The US state of Nevada is the new most attractive region for mining investors, replacing iron ore-rich Western Australia in the 2020 survey of resource and exploration companies released Tuesday by the Fraser Institute.
The new version of the think-tank’s popular ranking is based on answers from 276 participants, which provided sufficient data to evaluate the overall investment attractiveness of 77 jurisdictions.
The result is a combination of two indexes — Best Practices Mineral Potential, which rates regions based on their geologic attractiveness, and the Policy Perception Index, a composite indicator that measures the effects of government policy on attitudes toward exploration investment.
Second place was taken up by another US state, Arizona, which moved up from the ninth spot in 2019. Canada’s Saskatchewan province climbed eight spots from 11th in 2019 to third in 2020 and consolidated its place as the country’s most attractive jurisdiction for mining investment
Western Australia descended from the top spot last year to the fourth, and Alaska dropped from fourth in 2019 to fifth in 2020.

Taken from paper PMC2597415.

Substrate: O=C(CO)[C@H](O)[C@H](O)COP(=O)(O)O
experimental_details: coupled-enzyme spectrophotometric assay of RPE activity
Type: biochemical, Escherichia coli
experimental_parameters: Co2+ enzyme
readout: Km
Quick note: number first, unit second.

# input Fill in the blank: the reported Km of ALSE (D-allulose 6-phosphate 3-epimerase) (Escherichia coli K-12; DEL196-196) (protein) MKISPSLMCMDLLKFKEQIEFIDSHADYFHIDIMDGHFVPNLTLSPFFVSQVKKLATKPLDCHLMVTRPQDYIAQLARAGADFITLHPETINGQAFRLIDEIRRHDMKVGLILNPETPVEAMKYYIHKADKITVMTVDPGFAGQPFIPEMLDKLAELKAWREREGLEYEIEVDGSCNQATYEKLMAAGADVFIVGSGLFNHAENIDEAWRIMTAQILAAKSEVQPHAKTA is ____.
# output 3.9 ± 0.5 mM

Rounding out the top 10 are Quebec, South Australia, Newfoundland & Labrador, Idaho, and Finland.
When considering how Canadian jurisdictions rank on the Investment Attractiveness Index, the country is the world’s second most attractive region for investment after Australia. This year, Saskatchewan, Quebec (6th), and Newfoundland & Labrador (8th) made it to the top 10, a significant increase compared to 2019, which didn’t feature any Canadian jurisdiction among the best 10.
Elmira Aliakbari, one of the report’s authors, said Canada’s overall investment attractiveness improvement was largely driven by investors’ better perceptions on mineral potential, a factor that weighs about 60% on the main index.
Policymakers in every province and territory should understand that mineral deposits alone are not enough to attract precious investment dollars,” Aliakbari noted.
When it comes to the ten least attractive jurisdictions for investment, the mining executives interviewed chose Indonesia, La Rioja (Argentina), Bolivia, Mendoza (Argentina), Zimbabwe, Spain and Michigan – in that order.